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Sadly my camera did not work in the low light conditions of the bar, so this photo is from the internet: flickr.com/photos/leobar-pixinmotion

 

 

To answer the question for flamenco, I actually managed to go see a performance (match? game?) while in Almeria. The set up was minimal, but the effect anything but. Three men, singing and clapping their hands, one man on guitar, and a woman dancing. All stamping their feet for a prehistoric percussion. All committed to the moment, the performance, the seriousness of it. Portraying life and death, love and loss. Genuine seriousness is something Johan Huizinga states as necessary for true play; the involved must be truly believing in what you are doing yet all the while knowing it is just for mimicking real life. Well we had that here. The crowd ole’d, clapped and whooped for an encore. The fervour caught one of the male singers, who lept to his feet, visage a riot of emotion, and just started dancing. Two women from the crowd, presumably passing flamenco dancers, were swept on stage, caught in the thrill of it. It was intoxicating. Was it a sport? Probably not; it was hard to see any losers. But it was bloody brilliant. Ask me I’d rather be a matador in a sunny corrida, or a flamenco singer in a dimly lit bar, and I’ll only give you one answer. And it doesn’t involve a cape, some horses, or the fluttering of white handkerchiefs.

 

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Sorry guys

So, I went to a bullfight

Yes, as the title indicates, I have decided not to beat around the bush, and come out with it. I am travelling around seeing lots of different sports, and while in Spain I felt I had a duty to see “Los Toros”. Because it is controversial, because it straddles sport, art and something else, and because blood sports like this used to be common across Europe , and are still common in much of the world. Therefore, it seemed necessary to have a look at one, especially in a country where, in some quartets, it is feted as a high art form. In others it is banned outright. An challenging beast of an event to be dealing with. I am not alone in dealing with challenging beasts, for the matadors, to give them some credit, are taking on animals of 4-5 years old, weighing 500-600kgs. The bull pounds out into the corrida (arena), all taut muscle and powerful hoof beats. Initially it does not face the matador, but is worked by a series of supporting “players” with capes, who goad the bull into charges, before hiding behind wooden screens. After this the bull faces the picadores, mounted combatants who stab into the bulls shoulders and neck with a short-bladed spear. The horse is solidly protected by a large, thick cover. I was told that the horses didn’t use to be so well protected; it must’ve been a grisly sight. Instead, although we have blood of the bull in show, there is little gore, the primary purpose of these sections to tire the bull as it chases shadows or attempts to lift the horse. I’ll say now that many of the technicalities I know were gleaned from Hemingway’s “Death in the Afternoon”. It is quite challenging to understand the purpose of much of what is on show otherwise. The bull chases some colourful men with capes, it charges a mounted man it can never defeat; it all seems very ritualised. Hardly the blood and thunder contest I had expected. Perhaps this is some kind of art, or something else, after all.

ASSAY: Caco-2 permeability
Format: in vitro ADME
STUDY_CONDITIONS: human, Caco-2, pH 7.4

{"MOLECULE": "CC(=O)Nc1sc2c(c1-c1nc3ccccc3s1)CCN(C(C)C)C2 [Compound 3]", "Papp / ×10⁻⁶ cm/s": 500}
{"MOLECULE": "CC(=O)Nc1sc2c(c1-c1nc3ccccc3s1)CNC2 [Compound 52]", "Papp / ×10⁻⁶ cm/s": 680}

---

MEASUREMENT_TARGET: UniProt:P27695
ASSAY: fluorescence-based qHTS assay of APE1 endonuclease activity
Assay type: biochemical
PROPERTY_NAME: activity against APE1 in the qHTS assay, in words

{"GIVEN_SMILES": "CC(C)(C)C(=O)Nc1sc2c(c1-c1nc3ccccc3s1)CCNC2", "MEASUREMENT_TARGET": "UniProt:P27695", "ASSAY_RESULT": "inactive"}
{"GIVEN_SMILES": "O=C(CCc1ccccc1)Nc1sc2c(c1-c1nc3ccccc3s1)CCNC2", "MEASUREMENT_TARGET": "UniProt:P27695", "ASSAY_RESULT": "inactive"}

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A quick parade before the action starts

After the picadores, the banderillas. These men bound towards the bull at an angle while it charges them, attempting to stick 2 wooden stakes into the muscle over the shoulder. In total 6 are placed, although not all find their mark, leaving the banderilla to scurry for cover. The stakes are gaudily coloured, creating a strange contrast against the dark bloody back and sides if the bull. Again however I see very little contest. The bull does not catch these fleet footed men, no do I think it is meant to. Instead, this further helps weaken the bull, preparing it for the matador. This is who comes next, stepping into the corrida, relatively alone. Facing a bloody, slightly tired, probably terrified, but still strong and angry bull.

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The banderilla plays his part

Before the start I was walking to my allocated gate, when I came across a scrum of people. Eyes all aligned towards some external entrance. This was the crowd awaiting the matadors, the dashing idols of this “sport”. They even have their own twitter accounts… Like the fans gathered for the arrival of the team bus, huddled at the team tunnel, we stretched and strained and held aloft cameras to try and catch a glimpse. In a flash they were there, shaking hands, smiling, waving, bright-gold costumes glinting in the sun, and then they were gone. Apparently the top matadors can receive €80,000 a fight; we certainly received the superstar treatment.

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Acting the part